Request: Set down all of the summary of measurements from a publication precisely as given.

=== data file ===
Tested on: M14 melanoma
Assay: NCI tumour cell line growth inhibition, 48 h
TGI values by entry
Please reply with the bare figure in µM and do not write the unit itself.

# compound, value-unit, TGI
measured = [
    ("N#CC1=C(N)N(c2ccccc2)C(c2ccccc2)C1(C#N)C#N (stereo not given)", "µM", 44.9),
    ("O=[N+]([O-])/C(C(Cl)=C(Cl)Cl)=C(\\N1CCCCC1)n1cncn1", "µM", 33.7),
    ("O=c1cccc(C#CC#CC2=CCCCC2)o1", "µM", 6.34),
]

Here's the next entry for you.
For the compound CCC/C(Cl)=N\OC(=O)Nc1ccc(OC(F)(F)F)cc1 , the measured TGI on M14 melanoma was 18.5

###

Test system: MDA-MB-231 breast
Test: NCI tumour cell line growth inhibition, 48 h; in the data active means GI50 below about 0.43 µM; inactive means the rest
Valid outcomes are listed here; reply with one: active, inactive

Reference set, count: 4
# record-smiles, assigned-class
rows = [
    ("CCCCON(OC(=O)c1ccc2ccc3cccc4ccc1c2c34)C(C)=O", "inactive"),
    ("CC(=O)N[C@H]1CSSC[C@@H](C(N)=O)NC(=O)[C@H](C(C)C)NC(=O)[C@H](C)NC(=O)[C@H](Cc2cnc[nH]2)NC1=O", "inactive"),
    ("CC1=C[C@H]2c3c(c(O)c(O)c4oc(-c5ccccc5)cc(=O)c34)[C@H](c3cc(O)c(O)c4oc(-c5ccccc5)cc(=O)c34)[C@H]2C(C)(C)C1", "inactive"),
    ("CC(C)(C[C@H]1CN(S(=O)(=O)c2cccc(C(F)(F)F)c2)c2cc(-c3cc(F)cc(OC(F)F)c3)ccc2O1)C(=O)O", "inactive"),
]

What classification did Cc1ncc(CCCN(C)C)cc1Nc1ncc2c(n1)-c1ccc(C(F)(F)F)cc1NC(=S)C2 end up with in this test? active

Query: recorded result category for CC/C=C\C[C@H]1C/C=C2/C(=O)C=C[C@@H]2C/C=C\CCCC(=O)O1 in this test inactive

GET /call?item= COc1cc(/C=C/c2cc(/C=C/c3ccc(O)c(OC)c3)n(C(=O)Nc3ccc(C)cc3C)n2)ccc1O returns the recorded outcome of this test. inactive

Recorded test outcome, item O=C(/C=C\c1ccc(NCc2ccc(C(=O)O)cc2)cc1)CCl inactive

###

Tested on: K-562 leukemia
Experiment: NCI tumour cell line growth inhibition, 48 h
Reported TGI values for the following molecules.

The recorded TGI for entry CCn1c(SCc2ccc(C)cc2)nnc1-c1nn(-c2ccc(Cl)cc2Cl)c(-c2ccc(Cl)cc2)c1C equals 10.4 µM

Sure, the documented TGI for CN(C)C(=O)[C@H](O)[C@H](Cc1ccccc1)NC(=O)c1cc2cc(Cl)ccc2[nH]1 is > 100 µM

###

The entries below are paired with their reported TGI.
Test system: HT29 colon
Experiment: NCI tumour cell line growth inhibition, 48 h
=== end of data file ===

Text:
Tested on: M14 melanoma
Assay: NCI tumour cell line growth inhibition, 48 h
TGI values by entry
Please reply with the bare figure in µM and do not write the unit itself.

# compound, value-unit, TGI
measured = [
    ("N#CC1=C(N)N(c2ccccc2)C(c2ccccc2)C1(C#N)C#N (stereo not given)", "µM", 44.9),
    ("O=[N+]([O-])/C(C(Cl)=C(Cl)Cl)=C(\\N1CCCCC1)n1cncn1", "µM", 33.7),
    ("O=c1cccc(C#CC#CC2=CCCCC2)o1", "µM", 6.34),
]

Here's the next entry for you.
For the compound CCC/C(Cl)=N\OC(=O)Nc1ccc(OC(F)(F)F)cc1 , the measured TGI on M14 melanoma was 18.5

###

Test system: MDA-MB-231 breast
Test: NCI tumour cell line growth inhibition, 48 h; in the data active means GI50 below about 0.43 µM; inactive means the rest
Valid outcomes are listed here; reply with one: active, inactive

Reference set, count: 4
# record-smiles, assigned-class
rows = [
    ("CCCCON(OC(=O)c1ccc2ccc3cccc4ccc1c2c34)C(C)=O", "inactive"),
    ("CC(=O)N[C@H]1CSSC[C@@H](C(N)=O)NC(=O)[C@H](C(C)C)NC(=O)[C@H](C)NC(=O)[C@H](Cc2cnc[nH]2)NC1=O", "inactive"),
    ("CC1=C[C@H]2c3c(c(O)c(O)c4oc(-c5ccccc5)cc(=O)c34)[C@H](c3cc(O)c(O)c4oc(-c5ccccc5)cc(=O)c34)[C@H]2C(C)(C)C1", "inactive"),
    ("CC(C)(C[C@H]1CN(S(=O)(=O)c2cccc(C(F)(F)F)c2)c2cc(-c3cc(F)cc(OC(F)F)c3)ccc2O1)C(=O)O", "inactive"),
]

What classification did Cc1ncc(CCCN(C)C)cc1Nc1ncc2c(n1)-c1ccc(C(F)(F)F)cc1NC(=S)C2 end up with in this test? active

Query: recorded result category for CC/C=C\C[C@H]1C/C=C2/C(=O)C=C[C@@H]2C/C=C\CCCC(=O)O1 in this test inactive

GET /call?item= COc1cc(/C=C/c2cc(/C=C/c3ccc(O)c(OC)c3)n(C(=O)Nc3ccc(C)cc3C)n2)ccc1O returns the recorded outcome of this test. inactive

Recorded test outcome, item O=C(/C=C\c1ccc(NCc2ccc(C(=O)O)cc2)cc1)CCl inactive

###

Tested on: K-562 leukemia
Experiment: NCI tumour cell line growth inhibition, 48 h
Reported TGI values for the following molecules.

The recorded TGI for entry CCn1c(SCc2ccc(C)cc2)nnc1-c1nn(-c2ccc(Cl)cc2Cl)c(-c2ccc(Cl)cc2)c1C equals 10.4 µM

Sure, the documented TGI for CN(C)C(=O)[C@H](O)[C@H](Cc1ccccc1)NC(=O)c1cc2cc(Cl)ccc2[nH]1 is > 100 µM

###

The entries below are paired with their reported TGI.
Test system: HT29 colon
Experiment: NCI tumour cell line growth inhibition, 48 h